CreateSpace, 2010, $10
New York Post columnist and Huffington Post blogger Traster swore she'd only leave Manhattan in a body bag. When she wound up alive and kicking in Nyack, she turned a sharp eye on her suburban surroundings—the good, the bad, and the ugly—with hilarious results. Reading with Thelma Adams and Martha Frankel at the Kleinert/James Arts Center, Woodstock, 2/13 at 3pm.
Growing, Older: A Chronicle of Death, Life, and Vegetables
Joan Dye Gussow
Chelsea Green, 2010, $17.95
The author of The Organic Life, an inspiration to food movement gurus Michael Pollan and Alice Waters, continues her personal story with this feisty memoir of an elderly widow who dares to admit she does not miss her husband. Finding sustenance in growing her own food alongside the Hudson, Gussow brings new meaning to the concept of self-sufficient gardening.
More New York Stories: The Best of the City Section of the New York Times
Edited by Constance Rosenblum
NYU Press, 2010, $18.95
Three Hudson Valley women contributed outstanding personal essays to this lively collection of urban musings. Helen Benedict analyzes New Yorkers' nonresponse to a uniformed soldier in a downtown bar, Francine Prose responds to ubiquitous post-9/11 police drills, and Laura Shaine Cunningham spins literary gold from the tale of a baby starling rescued by mother-and-daughter adoptees.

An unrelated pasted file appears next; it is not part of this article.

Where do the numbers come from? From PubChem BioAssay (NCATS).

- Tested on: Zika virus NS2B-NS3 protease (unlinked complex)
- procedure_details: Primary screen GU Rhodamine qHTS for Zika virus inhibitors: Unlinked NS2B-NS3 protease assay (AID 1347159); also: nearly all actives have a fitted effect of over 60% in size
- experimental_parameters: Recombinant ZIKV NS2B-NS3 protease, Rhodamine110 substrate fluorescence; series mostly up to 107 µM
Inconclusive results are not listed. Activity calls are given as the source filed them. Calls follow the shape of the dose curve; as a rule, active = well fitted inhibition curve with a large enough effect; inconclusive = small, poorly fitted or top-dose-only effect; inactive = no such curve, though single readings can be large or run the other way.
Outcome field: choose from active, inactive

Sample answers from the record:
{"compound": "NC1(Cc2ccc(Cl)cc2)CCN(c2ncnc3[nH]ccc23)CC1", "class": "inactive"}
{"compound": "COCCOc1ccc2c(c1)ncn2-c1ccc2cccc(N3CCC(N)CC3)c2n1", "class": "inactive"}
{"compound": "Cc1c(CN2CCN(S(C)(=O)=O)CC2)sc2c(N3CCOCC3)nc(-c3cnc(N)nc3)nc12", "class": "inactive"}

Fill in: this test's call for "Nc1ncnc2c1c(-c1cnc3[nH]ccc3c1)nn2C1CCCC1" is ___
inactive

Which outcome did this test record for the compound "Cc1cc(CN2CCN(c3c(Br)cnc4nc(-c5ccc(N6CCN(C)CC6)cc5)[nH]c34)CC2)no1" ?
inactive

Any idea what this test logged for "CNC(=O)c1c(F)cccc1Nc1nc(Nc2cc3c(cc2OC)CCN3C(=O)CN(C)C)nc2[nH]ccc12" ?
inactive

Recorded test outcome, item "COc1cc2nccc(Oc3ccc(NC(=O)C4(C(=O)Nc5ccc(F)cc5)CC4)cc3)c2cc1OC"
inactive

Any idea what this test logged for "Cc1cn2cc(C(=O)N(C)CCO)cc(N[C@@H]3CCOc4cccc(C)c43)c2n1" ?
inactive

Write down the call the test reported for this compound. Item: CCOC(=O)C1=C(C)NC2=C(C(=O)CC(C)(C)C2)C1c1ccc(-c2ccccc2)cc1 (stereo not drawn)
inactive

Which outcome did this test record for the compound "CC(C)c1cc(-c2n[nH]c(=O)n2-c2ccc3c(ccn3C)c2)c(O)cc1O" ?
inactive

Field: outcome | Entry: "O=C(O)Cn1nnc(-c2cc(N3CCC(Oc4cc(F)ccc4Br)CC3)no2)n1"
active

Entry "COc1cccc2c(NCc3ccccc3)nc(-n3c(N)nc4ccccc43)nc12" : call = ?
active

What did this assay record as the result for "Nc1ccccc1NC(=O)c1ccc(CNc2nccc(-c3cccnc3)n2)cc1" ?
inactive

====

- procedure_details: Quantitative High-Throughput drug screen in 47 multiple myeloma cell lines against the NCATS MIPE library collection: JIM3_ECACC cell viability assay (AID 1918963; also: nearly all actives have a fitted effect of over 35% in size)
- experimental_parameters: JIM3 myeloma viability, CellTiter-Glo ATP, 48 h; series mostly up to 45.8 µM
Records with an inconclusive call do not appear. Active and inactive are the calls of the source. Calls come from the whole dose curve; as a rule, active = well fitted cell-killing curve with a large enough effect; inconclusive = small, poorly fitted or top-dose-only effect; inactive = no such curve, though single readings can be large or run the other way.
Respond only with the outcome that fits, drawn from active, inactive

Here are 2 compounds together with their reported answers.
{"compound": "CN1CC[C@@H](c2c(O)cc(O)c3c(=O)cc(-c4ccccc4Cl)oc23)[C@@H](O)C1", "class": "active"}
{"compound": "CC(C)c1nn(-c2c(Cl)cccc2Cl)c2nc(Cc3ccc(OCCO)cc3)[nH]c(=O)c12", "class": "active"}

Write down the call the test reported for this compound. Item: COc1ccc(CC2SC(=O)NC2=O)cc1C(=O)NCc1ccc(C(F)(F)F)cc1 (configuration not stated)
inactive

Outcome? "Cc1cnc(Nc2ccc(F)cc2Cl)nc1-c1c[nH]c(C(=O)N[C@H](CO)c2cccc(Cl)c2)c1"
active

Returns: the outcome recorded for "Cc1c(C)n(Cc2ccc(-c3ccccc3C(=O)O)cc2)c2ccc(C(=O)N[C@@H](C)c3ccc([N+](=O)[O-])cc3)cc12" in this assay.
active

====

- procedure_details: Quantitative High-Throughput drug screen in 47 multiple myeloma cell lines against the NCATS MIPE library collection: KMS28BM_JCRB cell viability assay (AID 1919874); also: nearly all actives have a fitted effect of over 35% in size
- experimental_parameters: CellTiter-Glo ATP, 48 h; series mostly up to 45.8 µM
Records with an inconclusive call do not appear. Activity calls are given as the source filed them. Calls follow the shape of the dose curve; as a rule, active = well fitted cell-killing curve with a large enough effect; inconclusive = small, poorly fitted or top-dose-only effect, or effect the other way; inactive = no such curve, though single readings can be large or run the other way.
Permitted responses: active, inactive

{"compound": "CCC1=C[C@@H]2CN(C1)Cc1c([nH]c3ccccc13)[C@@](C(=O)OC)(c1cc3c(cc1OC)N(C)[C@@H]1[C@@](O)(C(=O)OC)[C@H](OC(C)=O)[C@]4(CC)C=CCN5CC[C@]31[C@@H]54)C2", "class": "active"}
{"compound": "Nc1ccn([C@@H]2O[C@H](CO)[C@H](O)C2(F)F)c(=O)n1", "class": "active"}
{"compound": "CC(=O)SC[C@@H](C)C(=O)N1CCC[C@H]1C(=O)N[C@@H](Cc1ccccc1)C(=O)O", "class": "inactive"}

The Journal of Ann McMath
Edited and with an introduction by C. Stewart Doty
Excelsior editions, 2011, $24.95
Subtitled "An Orphan in a New York Parsonage in the 1850s," the daily writings of Ann McMath from age 17 to 22 provide a rare example of primary source material on the life of an ordinary 19th-century woman. Sent to live with her parson uncle in Horseheads, NY, Ann recorded her religious conversion, daily chores, and personal yearnings in this "biography from below."
Pure Vision: The Magdalene Revelation
Pure Vision Communications, 2010, $28.95
High Falls resident Birney infuses this epic novel with feminine echoes of The Da Vinci Code and The Red Tent, and her eyes on the prize of world peace. New York Times reporter Maggie Seline courts controversy by championing an international Jerusalem. When she disappears, women around the globe march for peace in her name, even as powerful men vie for two ancient artifacts.
The Transparent Bride: Engaging Evolution Through Conscientiously Ardent Conduct
Xlibris, 2010, $19.99
Visionary philosopher Franck is director of the Woodstock-based Center for Imaginative Studies. In a varied selection of idiosyncratic essays, poems, lists, erotic musings, and ecstatic ravings, he explores the concept of Sophia, the Wisdom of God, and her avatars—the Virgin Mary, Great Mother, and eternal Bride, approaching spiritual fusion with the masculine Ardent.